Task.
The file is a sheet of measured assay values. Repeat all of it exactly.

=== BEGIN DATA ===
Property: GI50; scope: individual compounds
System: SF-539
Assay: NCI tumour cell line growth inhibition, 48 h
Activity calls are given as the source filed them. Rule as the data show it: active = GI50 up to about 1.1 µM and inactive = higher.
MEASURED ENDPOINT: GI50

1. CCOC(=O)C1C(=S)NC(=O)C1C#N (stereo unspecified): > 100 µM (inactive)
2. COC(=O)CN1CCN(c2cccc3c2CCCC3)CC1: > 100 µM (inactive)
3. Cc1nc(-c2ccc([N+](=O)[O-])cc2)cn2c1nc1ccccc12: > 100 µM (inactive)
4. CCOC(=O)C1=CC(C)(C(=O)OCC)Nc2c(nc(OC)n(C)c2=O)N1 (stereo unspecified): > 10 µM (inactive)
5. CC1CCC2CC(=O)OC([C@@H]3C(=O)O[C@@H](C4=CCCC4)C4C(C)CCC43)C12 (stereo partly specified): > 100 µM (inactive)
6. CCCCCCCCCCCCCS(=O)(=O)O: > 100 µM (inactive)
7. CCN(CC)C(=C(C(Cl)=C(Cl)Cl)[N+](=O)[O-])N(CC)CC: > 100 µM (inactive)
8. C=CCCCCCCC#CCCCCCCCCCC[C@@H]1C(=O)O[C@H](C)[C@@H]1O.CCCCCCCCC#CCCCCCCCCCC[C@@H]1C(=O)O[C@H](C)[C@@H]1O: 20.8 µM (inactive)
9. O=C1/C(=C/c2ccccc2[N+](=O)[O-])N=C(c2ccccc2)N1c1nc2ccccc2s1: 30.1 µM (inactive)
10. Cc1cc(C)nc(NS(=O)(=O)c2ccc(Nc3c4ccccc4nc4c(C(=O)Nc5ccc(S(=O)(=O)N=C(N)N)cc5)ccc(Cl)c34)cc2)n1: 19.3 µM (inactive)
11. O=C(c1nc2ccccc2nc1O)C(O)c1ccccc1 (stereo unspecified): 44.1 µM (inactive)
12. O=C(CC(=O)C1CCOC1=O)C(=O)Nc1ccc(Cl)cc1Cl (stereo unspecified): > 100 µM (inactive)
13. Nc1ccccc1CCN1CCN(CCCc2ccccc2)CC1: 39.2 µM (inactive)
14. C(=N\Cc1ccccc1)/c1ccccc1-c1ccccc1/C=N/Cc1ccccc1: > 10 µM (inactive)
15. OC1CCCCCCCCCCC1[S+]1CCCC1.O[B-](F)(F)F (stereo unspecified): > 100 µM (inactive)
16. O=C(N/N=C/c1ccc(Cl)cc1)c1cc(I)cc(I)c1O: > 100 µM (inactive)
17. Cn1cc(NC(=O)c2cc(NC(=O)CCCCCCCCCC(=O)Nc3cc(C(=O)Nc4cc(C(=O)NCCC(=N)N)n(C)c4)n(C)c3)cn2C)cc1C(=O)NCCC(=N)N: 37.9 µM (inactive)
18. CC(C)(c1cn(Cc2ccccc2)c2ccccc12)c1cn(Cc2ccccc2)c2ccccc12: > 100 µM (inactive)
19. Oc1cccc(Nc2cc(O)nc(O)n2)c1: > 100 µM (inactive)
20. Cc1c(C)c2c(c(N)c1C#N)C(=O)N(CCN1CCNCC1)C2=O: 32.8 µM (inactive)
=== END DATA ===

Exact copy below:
Property: GI50; scope: individual compounds
System: SF-539
Assay: NCI tumour cell line growth inhibition, 48 h
Activity calls are given as the source filed them. Rule as the data show it: active = GI50 up to about 1.1 µM and inactive = higher.
MEASURED ENDPOINT: GI50

1. CCOC(=O)C1C(=S)NC(=O)C1C#N (stereo unspecified): > 100 µM (inactive)
2. COC(=O)CN1CCN(c2cccc3c2CCCC3)CC1: > 100 µM (inactive)
3. Cc1nc(-c2ccc([N+](=O)[O-])cc2)cn2c1nc1ccccc12: > 100 µM (inactive)
4. CCOC(=O)C1=CC(C)(C(=O)OCC)Nc2c(nc(OC)n(C)c2=O)N1 (stereo unspecified): > 10 µM (inactive)
5. CC1CCC2CC(=O)OC([C@@H]3C(=O)O[C@@H](C4=CCCC4)C4C(C)CCC43)C12 (stereo partly specified): > 100 µM (inactive)
6. CCCCCCCCCCCCCS(=O)(=O)O: > 100 µM (inactive)
7. CCN(CC)C(=C(C(Cl)=C(Cl)Cl)[N+](=O)[O-])N(CC)CC: > 100 µM (inactive)
8. C=CCCCCCCC#CCCCCCCCCCC[C@@H]1C(=O)O[C@H](C)[C@@H]1O.CCCCCCCCC#CCCCCCCCCCC[C@@H]1C(=O)O[C@H](C)[C@@H]1O: 20.8 µM (inactive)
9. O=C1/C(=C/c2ccccc2[N+](=O)[O-])N=C(c2ccccc2)N1c1nc2ccccc2s1: 30.1 µM (inactive)
10. Cc1cc(C)nc(NS(=O)(=O)c2ccc(Nc3c4ccccc4nc4c(C(=O)Nc5ccc(S(=O)(=O)N=C(N)N)cc5)ccc(Cl)c34)cc2)n1: 19.3 µM (inactive)
11. O=C(c1nc2ccccc2nc1O)C(O)c1ccccc1 (stereo unspecified): 44.1 µM (inactive)
12. O=C(CC(=O)C1CCOC1=O)C(=O)Nc1ccc(Cl)cc1Cl (stereo unspecified): > 100 µM (inactive)
13. Nc1ccccc1CCN1CCN(CCCc2ccccc2)CC1: 39.2 µM (inactive)
14. C(=N\Cc1ccccc1)/c1ccccc1-c1ccccc1/C=N/Cc1ccccc1: > 10 µM (inactive)
15. OC1CCCCCCCCCCC1[S+]1CCCC1.O[B-](F)(F)F (stereo unspecified): > 100 µM (inactive)
16. O=C(N/N=C/c1ccc(Cl)cc1)c1cc(I)cc(I)c1O: > 100 µM (inactive)
17. Cn1cc(NC(=O)c2cc(NC(=O)CCCCCCCCCC(=O)Nc3cc(C(=O)Nc4cc(C(=O)NCCC(=N)N)n(C)c4)n(C)c3)cn2C)cc1C(=O)NCCC(=N)N: 37.9 µM (inactive)
18. CC(C)(c1cn(Cc2ccccc2)c2ccccc12)c1cn(Cc2ccccc2)c2ccccc12: > 100 µM (inactive)
19. Oc1cccc(Nc2cc(O)nc(O)n2)c1: > 100 µM (inactive)
20. Cc1c(C)c2c(c(N)c1C#N)C(=O)N(CCN1CCNCC1)C2=O: 32.8 µM (inactive)